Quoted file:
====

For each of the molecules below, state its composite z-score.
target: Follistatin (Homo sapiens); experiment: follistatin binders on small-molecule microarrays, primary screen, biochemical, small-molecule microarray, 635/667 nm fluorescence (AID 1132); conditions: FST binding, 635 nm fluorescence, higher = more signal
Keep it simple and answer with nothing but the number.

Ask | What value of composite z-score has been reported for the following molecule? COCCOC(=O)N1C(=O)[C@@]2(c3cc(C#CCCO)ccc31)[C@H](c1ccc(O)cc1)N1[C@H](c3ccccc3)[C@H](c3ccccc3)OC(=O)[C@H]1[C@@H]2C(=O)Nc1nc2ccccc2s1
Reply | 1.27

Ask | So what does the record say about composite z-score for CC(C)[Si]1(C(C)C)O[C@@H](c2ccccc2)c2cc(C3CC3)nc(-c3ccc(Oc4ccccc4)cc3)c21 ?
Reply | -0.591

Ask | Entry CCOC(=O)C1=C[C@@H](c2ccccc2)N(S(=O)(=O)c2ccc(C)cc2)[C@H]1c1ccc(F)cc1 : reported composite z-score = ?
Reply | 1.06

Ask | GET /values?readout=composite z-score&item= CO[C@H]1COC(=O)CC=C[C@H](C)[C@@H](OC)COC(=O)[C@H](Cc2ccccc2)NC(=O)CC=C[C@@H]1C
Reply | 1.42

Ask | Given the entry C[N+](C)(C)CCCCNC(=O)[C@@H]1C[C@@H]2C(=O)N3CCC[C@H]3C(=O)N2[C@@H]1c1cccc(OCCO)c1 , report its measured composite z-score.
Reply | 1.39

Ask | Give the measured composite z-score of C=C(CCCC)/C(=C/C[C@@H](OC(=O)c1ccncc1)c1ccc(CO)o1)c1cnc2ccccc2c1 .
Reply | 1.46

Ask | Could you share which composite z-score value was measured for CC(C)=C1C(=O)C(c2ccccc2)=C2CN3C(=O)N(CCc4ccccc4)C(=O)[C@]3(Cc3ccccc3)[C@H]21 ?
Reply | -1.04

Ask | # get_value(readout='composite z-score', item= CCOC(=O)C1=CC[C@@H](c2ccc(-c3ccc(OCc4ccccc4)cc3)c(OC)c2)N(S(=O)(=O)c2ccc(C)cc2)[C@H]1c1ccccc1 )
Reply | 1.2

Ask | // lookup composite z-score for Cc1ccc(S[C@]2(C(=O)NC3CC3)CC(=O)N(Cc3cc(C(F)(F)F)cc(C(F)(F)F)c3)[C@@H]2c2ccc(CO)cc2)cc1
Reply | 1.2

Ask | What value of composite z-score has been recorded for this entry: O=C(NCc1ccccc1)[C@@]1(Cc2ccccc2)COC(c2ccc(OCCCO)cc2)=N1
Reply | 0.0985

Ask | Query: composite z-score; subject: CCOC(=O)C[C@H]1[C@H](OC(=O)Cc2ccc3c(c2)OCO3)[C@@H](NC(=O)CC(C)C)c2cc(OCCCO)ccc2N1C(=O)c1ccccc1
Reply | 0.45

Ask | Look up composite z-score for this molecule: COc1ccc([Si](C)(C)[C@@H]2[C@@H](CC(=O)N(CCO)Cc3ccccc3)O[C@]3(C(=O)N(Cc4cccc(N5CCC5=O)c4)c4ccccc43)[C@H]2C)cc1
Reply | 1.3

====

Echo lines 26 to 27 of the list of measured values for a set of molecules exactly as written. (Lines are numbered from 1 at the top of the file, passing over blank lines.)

Ask | Look up composite z-score for this molecule: COc1ccc([Si](C)(C)[C@@H]2[C@@H](CC(=O)N(CCO)Cc3ccccc3)O[C@]3(C(=O)N(Cc4cccc(N5CCC5=O)c4)c4ccccc43)[C@H]2C)cc1
Reply | 1.3